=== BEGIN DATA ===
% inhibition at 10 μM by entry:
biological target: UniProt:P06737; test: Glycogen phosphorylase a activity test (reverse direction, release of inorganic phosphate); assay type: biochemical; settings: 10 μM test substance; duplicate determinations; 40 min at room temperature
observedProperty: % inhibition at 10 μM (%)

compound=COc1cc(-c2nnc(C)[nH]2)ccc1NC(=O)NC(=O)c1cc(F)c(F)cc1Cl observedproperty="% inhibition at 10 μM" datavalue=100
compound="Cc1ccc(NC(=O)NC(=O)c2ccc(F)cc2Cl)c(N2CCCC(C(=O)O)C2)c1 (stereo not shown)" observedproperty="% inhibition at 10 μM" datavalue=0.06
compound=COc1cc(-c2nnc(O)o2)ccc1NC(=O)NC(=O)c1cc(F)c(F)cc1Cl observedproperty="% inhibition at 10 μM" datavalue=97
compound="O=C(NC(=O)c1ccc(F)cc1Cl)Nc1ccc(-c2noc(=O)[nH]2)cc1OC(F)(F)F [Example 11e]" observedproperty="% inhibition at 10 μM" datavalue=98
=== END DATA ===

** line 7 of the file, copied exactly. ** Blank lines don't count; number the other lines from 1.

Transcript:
compound="O=C(NC(=O)c1ccc(F)cc1Cl)Nc1ccc(-c2noc(=O)[nH]2)cc1OC(F)(F)F [Example 11e]" observedproperty="% inhibition at 10 μM" datavalue=98